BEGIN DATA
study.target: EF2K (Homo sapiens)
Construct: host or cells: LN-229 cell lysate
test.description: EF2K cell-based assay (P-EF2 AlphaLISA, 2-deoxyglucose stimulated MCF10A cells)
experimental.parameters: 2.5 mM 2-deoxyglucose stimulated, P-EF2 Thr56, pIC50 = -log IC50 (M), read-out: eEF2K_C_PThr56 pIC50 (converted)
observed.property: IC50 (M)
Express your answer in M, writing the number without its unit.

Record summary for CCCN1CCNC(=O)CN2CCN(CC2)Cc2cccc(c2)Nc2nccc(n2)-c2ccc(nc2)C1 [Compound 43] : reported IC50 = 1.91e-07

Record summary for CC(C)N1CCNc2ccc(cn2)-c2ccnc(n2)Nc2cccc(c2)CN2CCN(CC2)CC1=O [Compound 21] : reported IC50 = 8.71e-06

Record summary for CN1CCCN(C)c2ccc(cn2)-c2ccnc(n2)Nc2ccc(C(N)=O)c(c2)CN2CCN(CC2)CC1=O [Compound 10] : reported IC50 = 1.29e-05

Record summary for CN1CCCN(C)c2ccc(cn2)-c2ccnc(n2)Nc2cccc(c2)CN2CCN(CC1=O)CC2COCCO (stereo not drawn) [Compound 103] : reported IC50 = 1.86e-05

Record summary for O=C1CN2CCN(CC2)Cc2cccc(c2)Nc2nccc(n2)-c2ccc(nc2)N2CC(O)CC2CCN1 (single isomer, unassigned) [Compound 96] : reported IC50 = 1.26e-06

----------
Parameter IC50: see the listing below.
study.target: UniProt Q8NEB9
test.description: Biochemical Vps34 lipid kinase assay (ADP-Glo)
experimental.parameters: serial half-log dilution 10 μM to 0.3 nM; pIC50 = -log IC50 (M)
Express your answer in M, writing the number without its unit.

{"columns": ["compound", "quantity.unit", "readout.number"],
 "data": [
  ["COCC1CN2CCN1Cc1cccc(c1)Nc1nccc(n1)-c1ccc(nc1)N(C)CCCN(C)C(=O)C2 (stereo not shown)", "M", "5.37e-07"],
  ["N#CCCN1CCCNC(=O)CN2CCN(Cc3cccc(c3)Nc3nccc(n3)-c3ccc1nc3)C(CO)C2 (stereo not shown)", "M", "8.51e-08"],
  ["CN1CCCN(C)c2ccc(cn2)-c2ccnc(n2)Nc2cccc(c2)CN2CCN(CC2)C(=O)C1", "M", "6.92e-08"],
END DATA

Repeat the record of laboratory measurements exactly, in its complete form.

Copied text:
study.target: EF2K (Homo sapiens)
Construct: host or cells: LN-229 cell lysate
test.description: EF2K cell-based assay (P-EF2 AlphaLISA, 2-deoxyglucose stimulated MCF10A cells)
experimental.parameters: 2.5 mM 2-deoxyglucose stimulated, P-EF2 Thr56, pIC50 = -log IC50 (M), read-out: eEF2K_C_PThr56 pIC50 (converted)
observed.property: IC50 (M)
Express your answer in M, writing the number without its unit.

Record summary for CCCN1CCNC(=O)CN2CCN(CC2)Cc2cccc(c2)Nc2nccc(n2)-c2ccc(nc2)C1 [Compound 43] : reported IC50 = 1.91e-07

Record summary for CC(C)N1CCNc2ccc(cn2)-c2ccnc(n2)Nc2cccc(c2)CN2CCN(CC2)CC1=O [Compound 21] : reported IC50 = 8.71e-06

Record summary for CN1CCCN(C)c2ccc(cn2)-c2ccnc(n2)Nc2ccc(C(N)=O)c(c2)CN2CCN(CC2)CC1=O [Compound 10] : reported IC50 = 1.29e-05

Record summary for CN1CCCN(C)c2ccc(cn2)-c2ccnc(n2)Nc2cccc(c2)CN2CCN(CC1=O)CC2COCCO (stereo not drawn) [Compound 103] : reported IC50 = 1.86e-05

Record summary for O=C1CN2CCN(CC2)Cc2cccc(c2)Nc2nccc(n2)-c2ccc(nc2)N2CC(O)CC2CCN1 (single isomer, unassigned) [Compound 96] : reported IC50 = 1.26e-06

----------
Parameter IC50: see the listing below.
study.target: UniProt Q8NEB9
test.description: Biochemical Vps34 lipid kinase assay (ADP-Glo)
experimental.parameters: serial half-log dilution 10 μM to 0.3 nM; pIC50 = -log IC50 (M)
Express your answer in M, writing the number without its unit.

{"columns": ["compound", "quantity.unit", "readout.number"],
 "data": [
  ["COCC1CN2CCN1Cc1cccc(c1)Nc1nccc(n1)-c1ccc(nc1)N(C)CCCN(C)C(=O)C2 (stereo not shown)", "M", "5.37e-07"],
  ["N#CCCN1CCCNC(=O)CN2CCN(Cc3cccc(c3)Nc3nccc(n3)-c3ccc1nc3)C(CO)C2 (stereo not shown)", "M", "8.51e-08"],
  ["CN1CCCN(C)c2ccc(cn2)-c2ccnc(n2)Nc2cccc(c2)CN2CCN(CC2)C(=O)C1", "M", "6.92e-08"],